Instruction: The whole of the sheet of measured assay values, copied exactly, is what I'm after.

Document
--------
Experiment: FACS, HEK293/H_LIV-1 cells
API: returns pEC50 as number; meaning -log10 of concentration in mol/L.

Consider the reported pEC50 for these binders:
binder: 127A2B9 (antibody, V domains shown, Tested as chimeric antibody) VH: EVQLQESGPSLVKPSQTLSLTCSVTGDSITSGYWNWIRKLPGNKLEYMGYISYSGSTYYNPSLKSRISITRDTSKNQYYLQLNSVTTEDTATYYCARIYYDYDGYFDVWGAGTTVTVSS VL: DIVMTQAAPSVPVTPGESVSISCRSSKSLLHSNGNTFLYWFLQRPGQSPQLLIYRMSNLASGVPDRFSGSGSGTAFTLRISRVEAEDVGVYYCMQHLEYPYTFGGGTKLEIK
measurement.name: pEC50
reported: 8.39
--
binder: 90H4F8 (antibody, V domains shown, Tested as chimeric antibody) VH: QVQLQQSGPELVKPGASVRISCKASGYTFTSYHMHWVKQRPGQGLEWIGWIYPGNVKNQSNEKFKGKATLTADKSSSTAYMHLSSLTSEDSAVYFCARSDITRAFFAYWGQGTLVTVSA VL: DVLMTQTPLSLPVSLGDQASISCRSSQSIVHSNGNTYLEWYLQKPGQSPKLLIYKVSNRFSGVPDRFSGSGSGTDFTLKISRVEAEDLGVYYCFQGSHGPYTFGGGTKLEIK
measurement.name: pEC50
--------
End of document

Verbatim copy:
Experiment: FACS, HEK293/H_LIV-1 cells
API: returns pEC50 as number; meaning -log10 of concentration in mol/L.

Consider the reported pEC50 for these binders:
binder: 127A2B9 (antibody, V domains shown, Tested as chimeric antibody) VH: EVQLQESGPSLVKPSQTLSLTCSVTGDSITSGYWNWIRKLPGNKLEYMGYISYSGSTYYNPSLKSRISITRDTSKNQYYLQLNSVTTEDTATYYCARIYYDYDGYFDVWGAGTTVTVSS VL: DIVMTQAAPSVPVTPGESVSISCRSSKSLLHSNGNTFLYWFLQRPGQSPQLLIYRMSNLASGVPDRFSGSGSGTAFTLRISRVEAEDVGVYYCMQHLEYPYTFGGGTKLEIK
measurement.name: pEC50
reported: 8.39
--
binder: 90H4F8 (antibody, V domains shown, Tested as chimeric antibody) VH: QVQLQQSGPELVKPGASVRISCKASGYTFTSYHMHWVKQRPGQGLEWIGWIYPGNVKNQSNEKFKGKATLTADKSSSTAYMHLSSLTSEDSAVYFCARSDITRAFFAYWGQGTLVTVSA VL: DVLMTQTPLSLPVSLGDQASISCRSSQSIVHSNGNTYLEWYLQKPGQSPKLLIYKVSNRFSGVPDRFSGSGSGTDFTLKISRVEAEDLGVYYCFQGSHGPYTFGGGTKLEIK
measurement.name: pEC50